BI/DWH Resources – Where to look for what

If there is one question I have been asked more often that any other in my professional career it is: “Where can I learn more about BI/DWH”? So here goes – these are my recommendations, feel free to add yours!


There are quite a few choices here, but I have consciously avoided any vendor-specific books and have tried to incorporate a selection that encompasses the entire gamut of the BI space

1. The Data Warehouse Lifecycle Toolkit by Kimball, Reeves, Ross & Thorhthwaite
2. Building The Data Warehouse by Bill Inmon
3. Business Intelligence Roadmap: The Complete Project Lifecycle for Decision-Support Applications By Larissa T. Moss, Shaku Atre
4. Business Intelligence: The Savvy Managers Guide
5. Competing on analytics by Thomas H. Davenport
6. Information Dashboard Design – Stephen Few
7. “The Mythical Man Month” by Frederick Brooks.
8. Mastering Data Warehouse Design: Relational and Dimensional Techniques – Claudia Imhoff
9. Building a BI Architecture fit for the 21st Century – Jon Page
10. “Agile Data Warehousing” by Ralph Hughes


I am sure many may disagree with me, but these are the sites I use most often (in no particular order)

1. BI Network
2. TDWI 
3. ITToolbox for DWH and ITToolbox for BI
4. DM Review
5. Kimball
6. Intelligent Enterprise
7. BI
8. DW infocenter

White Papers and others:

Daniel Lemire

While these are good as guides and references, nothing can replace someone actually sitting with you for some time and walking you through an introduction, provided you follow up by actually working on a project to implement what you have learnt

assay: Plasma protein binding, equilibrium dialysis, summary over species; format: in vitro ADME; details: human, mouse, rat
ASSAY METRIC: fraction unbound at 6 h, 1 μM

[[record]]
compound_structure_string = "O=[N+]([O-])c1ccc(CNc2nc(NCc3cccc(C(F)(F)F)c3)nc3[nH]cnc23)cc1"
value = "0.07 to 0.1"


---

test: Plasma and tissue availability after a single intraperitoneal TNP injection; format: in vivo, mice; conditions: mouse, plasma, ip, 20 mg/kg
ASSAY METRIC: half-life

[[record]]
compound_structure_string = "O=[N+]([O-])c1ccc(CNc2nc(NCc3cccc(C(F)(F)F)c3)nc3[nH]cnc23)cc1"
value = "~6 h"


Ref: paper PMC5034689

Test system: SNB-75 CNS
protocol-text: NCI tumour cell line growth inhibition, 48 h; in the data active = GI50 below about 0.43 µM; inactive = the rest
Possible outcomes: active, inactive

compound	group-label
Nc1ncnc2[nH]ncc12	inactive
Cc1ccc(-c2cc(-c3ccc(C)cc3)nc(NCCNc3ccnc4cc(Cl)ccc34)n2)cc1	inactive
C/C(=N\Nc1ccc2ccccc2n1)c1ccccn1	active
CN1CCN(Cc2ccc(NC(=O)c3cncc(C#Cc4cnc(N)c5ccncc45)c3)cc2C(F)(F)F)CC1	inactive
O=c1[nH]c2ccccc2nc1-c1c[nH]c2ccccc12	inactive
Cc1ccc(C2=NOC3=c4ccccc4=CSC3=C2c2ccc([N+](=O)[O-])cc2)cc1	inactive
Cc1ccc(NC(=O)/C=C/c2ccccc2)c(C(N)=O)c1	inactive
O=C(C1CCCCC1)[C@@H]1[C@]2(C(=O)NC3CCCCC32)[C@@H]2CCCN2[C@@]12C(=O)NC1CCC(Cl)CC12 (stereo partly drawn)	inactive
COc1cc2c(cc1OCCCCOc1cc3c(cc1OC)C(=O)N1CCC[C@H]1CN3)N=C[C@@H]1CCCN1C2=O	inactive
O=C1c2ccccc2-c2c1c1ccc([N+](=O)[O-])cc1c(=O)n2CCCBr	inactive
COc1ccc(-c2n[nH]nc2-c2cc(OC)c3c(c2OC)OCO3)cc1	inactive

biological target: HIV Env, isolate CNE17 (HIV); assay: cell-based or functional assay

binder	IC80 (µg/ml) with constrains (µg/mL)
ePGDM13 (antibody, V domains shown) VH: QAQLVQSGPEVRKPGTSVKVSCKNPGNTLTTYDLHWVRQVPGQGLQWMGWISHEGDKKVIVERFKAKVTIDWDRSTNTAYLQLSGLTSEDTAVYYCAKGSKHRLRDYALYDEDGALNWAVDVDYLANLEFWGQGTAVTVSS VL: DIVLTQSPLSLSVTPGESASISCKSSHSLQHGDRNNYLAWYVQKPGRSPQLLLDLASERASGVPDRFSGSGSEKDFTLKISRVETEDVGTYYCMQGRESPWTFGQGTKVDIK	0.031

Have a good day!

Objective Recruitment for BI-DW positions

We are in a people-driven industry. Very simplistically put, if you get the right set of people, you tend to do well. Getting good people generally puts the other aspects – process, communication gaps, technology challenges, motivation etc. – right. On the other hand, if you don’t get the right person, well, you are often in for a tough time.

The problem is usually exacerbated in the BI situation. The right person not only has to have the right soft skills – communication, attitude etc. – but also has to the veritable master of all trades in the BI space. My first boss used to tell us his mantra about recruitment; one that I have since religiously followed: “When in doubt – reject”. Unfortunately, the reject count kept adding up and positions remained empty. That is when I went back to the drawing board and tried to draw up picture of the kind of person I really needed, in an objective fashion. I call this Objective Recruitment.

Most people we look for have to have a combination of skills including:
• DWH/BI/Analytics Concepts
• DB Skills
• Functional expertise (banking, healthcare etc.)
• Domain Skills (CDI, PIM, EPM etc.)
• Subject Area skills (modeling, ETL, reporting, dashboarding etc.)
• Tool Skills (MSTR, BO, Cognos etc.)
• Tool Module skills (Narrowcast server, Report Architect, Report Developer etc.)

Trust me, you are not going to find someone who meets your expectations in all of the above – pigs do not fly and Usain Bolt does not run marathons. The first step in Objective Recruitment is to prioritize the criteria above based on your needs. Based on the ranking, you need to arrive at “cut-off marks” for each criterion. Then, what you are really assessing is” Is the person I am trying to recruit meeting the lower threshold in each criterion. If (s)he is, then (s)he is suitable! Simple!

I use the following table to arrive at cut-offs – but I am flexible as well!

And this is a sample mapping I made recently for a position we had to close:

Note that I have increased the cut-off for DB skills for this role as I felt it was important that the person be able to stand alone on the DB space, if required. Suddenly, people I felt might not be suitable seemed to be more than competent!

Try Objective Recruitment! It helps!